Opinion: Computational politics

Unlike all-powerful individuals, computers can be made unfeeling to the allure of tyranny.  (Thomas Galvez/Flickr, Creative Commons)

Unlike all-powerful individuals, computers can be made unfeeling to the allure of tyranny. (Thomas Galvez/Flickr, Creative Commons)

Since Plato established the notion of a philosopher-king, a trained individual who can weigh the consequences of his actions with far greater ability than military men and bureaucrats, the will of the masses and the all-powerful untrained individual as reasonable compass for policy have been put in doubt. Time and time again, tyrants seize the helm of governance, serving no other but themselves, and the passions of the public run amuck, allowing these tyrants to rule, sometimes by mob. The Framers of the Constitution, in bringing about a republic, held at bay direct rule by the people, and in the separation of powers and federalism, sought to hold back surges of majoritarian sentiment.

Even in periods of relative calm, Christopher Achen and Larry Bartel, renowned political scientists and authors of Democracy for Realists, present substantial evidence collected over the past century that electorates in democracies around the world vote predictably based on group identity and economic conditions right around elections. This is not a system conducive to the improvement of political character, contrary to the foundational assumptions of democratic rule.

Not only do citizens not have the time or motivation to research the candidates, but these considerations are colored by group mentality and limited by the extent of personal knowledge. How can anyone besides a career lawmaker be expected to make a decision on economic policy, not to mention the multitude of other topics of which campaign platforms and the role of government consist?

Though well-crafted democracy is surely superior to power by singular rule, at least from the perspective of the citizenry, computers could hold the solution to incorporating the decisiveness inherent to authoritarianism into our democratic systems. Unlike all-powerful individuals, computers can be made unfeeling to the allure of tyranny. Unlike voting citizens, computers could be made to systematically analyze all available policy options. Here is the philosopher-king for which Plato yearned, guided by the general ideals and rights of citizens, but left to make the most rational possible decisions in all particular respects.

How could such a computer be implemented? One can imagine many “small” computers handling the more systematic duties of government, such as economic policy; there are enough data and formal constraints here to make plausible the efficacy of machine learning models. Chaotic systems such as foreign affairs could even be modeled given an effort to formalize them. But it will no doubt take a herculean effort to understand the many human factors at play, the results of political action, and how each action’s success may be weighed. Formal representation of dynamic systems is at the forefront of research in many scientific domains and will likely shed light on the complex systems of human interaction in the course of its progress.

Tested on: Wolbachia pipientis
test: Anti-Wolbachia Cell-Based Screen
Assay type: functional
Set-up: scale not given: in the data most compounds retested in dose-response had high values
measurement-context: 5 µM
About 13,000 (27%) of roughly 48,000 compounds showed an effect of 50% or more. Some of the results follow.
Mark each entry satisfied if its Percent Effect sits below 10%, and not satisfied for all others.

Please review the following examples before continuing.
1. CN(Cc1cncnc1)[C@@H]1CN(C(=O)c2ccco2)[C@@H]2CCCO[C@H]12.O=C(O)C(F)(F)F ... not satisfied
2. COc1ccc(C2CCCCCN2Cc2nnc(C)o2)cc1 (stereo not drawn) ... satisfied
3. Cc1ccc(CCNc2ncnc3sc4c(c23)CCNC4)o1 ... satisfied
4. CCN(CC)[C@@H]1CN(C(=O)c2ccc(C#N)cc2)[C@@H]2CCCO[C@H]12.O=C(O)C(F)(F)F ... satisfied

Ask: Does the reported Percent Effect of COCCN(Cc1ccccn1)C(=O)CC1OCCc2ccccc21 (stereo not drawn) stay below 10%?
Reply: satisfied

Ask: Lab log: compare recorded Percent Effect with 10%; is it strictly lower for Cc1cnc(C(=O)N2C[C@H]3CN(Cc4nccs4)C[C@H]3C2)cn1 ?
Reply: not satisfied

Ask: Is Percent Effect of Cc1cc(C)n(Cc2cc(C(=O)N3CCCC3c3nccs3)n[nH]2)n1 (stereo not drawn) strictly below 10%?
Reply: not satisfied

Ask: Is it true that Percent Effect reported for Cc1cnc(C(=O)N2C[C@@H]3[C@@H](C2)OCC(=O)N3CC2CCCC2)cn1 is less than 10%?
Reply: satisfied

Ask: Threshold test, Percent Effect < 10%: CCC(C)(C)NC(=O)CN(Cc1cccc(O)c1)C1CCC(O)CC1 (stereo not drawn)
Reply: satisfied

A more measured approach may be to transfer the knowledge from existing experts to models ready to receive it, something like political apprenticeships. Even a balanced consideration of qualified perspectives will likely outperform any single individual (see ensemble learning), and will be able to more effectively represent collaboration than would a group of experts, who are often swayed by passions and the consensus of the social groups to which they subscribe rather than by uncut reasoning.

One could imagine the communication of these small computers increasing to the point of a single intelligence — an autocratic, yet deterministically fair and ultimately rational system of rule. If many nations adopt this governance, they will communicate through diplomatic channels more complete and capable of compromise than any human delegations, and may even converge to a global computational politics through humanity’s consent.

Of course, international aggression is open to increase as well, though this is a characteristic inherent to human nature, and a computer that would eliminate this sentiment must either rule over a pacifist people, or otherwise disobey its people and with it abandon its democratic tendencies. The risk of fighting meaningless wars, in any case, is likely to decrease, and the potential of nations will rest in the interests and character of its citizens.

Berk Alpay is a contributor for The Daily Campus and can be reached via email at berk.alpay@uconn.edu.